Showing posts from February, 2020

Crafting Questions: Discovery vs. Exploration

Asking good questions is a key to effective communication. However, what makes a good question? Are the attributes of a good question always the same or are they dependent on the situation? What does it mean for communication to be effective? This blog post is designed to be my own musings upon this subject. These tips should apply whether you are in a corporate setting, talking with your spouse, asking questions to a college professor, or anything in between. Our plan is to start with definitions and then learn some question asking strategies.

Effective communication literally means communication that effects, or brings into being, some desired outcome. The first ingredient is to have a desired outcome. Without this communication by definition cannot be effective. Before asking a question determine your desired outcome. This is your goal. Sometimes your goal is a specific answer to a specific question. Other times your goal is to invite the other person to explore the space of possi…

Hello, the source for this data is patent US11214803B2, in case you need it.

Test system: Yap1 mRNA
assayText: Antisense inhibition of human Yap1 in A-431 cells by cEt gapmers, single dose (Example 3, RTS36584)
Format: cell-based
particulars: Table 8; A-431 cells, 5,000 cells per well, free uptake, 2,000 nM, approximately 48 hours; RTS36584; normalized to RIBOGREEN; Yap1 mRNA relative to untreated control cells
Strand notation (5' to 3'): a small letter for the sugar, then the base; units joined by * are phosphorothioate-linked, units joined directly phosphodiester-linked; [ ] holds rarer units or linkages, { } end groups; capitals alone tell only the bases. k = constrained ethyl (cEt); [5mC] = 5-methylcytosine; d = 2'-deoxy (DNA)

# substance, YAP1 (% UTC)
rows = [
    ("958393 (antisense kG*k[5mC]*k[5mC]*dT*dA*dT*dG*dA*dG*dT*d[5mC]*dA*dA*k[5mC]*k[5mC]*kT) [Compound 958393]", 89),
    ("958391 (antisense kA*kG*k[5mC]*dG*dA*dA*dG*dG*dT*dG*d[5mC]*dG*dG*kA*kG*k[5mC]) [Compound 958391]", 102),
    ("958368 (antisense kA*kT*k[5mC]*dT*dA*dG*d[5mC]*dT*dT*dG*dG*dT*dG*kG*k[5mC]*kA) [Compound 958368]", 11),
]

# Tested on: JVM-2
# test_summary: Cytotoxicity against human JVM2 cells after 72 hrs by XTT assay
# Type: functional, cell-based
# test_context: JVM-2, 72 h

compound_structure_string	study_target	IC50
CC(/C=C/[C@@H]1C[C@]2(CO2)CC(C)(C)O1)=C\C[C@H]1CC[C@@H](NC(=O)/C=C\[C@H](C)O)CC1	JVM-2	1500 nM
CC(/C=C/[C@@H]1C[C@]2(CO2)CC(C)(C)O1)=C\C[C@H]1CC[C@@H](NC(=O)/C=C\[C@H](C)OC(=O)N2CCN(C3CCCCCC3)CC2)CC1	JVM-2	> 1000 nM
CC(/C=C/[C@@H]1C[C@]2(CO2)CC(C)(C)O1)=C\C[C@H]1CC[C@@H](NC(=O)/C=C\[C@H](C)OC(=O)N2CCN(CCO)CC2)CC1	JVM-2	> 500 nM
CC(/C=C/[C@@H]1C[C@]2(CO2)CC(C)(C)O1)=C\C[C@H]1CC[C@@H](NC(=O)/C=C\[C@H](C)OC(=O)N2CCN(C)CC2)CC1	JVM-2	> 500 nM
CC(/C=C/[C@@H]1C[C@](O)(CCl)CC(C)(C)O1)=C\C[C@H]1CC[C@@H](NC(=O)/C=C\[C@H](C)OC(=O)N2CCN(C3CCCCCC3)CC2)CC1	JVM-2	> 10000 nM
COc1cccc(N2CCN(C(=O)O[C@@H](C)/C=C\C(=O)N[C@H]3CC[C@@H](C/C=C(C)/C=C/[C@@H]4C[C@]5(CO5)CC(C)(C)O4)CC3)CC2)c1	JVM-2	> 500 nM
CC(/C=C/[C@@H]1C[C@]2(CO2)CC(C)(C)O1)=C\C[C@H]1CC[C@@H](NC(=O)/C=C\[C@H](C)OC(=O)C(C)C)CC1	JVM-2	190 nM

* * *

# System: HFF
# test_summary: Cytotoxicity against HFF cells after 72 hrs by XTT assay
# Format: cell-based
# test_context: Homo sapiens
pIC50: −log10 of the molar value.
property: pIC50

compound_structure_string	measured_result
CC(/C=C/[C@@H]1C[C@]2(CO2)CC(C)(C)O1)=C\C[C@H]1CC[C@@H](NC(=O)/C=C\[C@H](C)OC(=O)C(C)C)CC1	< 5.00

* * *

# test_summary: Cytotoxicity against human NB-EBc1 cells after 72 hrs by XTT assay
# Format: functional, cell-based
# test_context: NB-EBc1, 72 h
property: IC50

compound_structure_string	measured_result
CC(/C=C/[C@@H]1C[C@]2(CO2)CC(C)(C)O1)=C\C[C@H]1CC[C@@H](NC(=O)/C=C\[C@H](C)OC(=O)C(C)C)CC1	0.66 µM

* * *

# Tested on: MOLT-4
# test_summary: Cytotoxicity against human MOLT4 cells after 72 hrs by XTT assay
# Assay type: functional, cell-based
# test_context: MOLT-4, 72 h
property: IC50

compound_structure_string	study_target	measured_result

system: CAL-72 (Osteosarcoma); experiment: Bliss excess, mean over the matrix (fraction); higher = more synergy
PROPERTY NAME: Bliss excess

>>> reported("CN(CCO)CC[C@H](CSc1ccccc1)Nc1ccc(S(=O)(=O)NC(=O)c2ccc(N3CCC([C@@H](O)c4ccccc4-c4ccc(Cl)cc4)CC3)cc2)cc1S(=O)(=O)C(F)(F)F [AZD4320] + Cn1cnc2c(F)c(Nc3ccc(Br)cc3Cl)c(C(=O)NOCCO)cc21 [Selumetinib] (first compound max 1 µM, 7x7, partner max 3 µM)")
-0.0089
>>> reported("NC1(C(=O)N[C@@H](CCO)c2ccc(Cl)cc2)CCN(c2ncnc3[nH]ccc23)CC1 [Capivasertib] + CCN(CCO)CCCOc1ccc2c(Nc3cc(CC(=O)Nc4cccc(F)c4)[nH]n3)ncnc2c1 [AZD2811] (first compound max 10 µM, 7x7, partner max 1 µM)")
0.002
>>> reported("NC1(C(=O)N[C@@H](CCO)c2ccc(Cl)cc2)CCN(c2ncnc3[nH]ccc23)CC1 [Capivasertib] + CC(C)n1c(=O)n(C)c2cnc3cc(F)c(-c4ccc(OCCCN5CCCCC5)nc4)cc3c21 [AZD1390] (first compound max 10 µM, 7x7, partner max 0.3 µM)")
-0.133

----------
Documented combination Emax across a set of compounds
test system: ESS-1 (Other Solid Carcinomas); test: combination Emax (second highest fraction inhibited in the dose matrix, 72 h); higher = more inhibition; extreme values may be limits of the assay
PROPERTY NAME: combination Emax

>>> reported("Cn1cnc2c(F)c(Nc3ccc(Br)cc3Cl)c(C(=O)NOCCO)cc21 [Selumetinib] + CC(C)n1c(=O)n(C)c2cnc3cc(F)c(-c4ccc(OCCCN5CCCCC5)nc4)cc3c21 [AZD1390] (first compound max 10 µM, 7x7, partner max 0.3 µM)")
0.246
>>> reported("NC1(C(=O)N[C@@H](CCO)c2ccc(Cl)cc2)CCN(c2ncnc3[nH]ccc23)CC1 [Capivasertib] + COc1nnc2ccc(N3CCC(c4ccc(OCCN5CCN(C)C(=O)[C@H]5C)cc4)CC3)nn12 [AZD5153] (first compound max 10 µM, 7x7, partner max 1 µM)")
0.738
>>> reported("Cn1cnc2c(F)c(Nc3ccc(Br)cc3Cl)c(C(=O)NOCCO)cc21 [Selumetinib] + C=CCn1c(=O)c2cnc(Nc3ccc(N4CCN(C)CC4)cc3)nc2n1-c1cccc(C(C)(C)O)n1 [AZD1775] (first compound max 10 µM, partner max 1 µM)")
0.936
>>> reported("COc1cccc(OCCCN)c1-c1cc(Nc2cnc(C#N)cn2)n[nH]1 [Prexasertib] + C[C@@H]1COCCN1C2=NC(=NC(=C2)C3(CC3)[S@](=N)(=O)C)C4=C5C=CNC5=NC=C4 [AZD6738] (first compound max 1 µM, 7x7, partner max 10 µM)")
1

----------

Experimenting with Conway's Game of Life

I recently discovered Conway's Game of Life, "a cellular automaton devised by the British mathematician John Horton Conway in 1970." as described by Wikipedia. This is a "game" with a simple set of rules. There is a grid, and each grid can be alive or dead. Living cells with two or three live neighbors remain alive and dead cells with three live neighbors become alive. Those are the only rules, and yet with these rules unexpected emergent complexity can arise as illustrated by the below gif [1].

The simple rules and emergent depth fascinated me, and this has been used as an example of emergent complexity, a metaphor for how complexity can exist in our own universe, and as an educational tool. It is also a chaotic system, in that slight changes to the initial conditions can dramatically affect later states in unpredictable ways. The game has no definite history, as the rules cannot simply be played backwards. Any one state could have many possible previous state…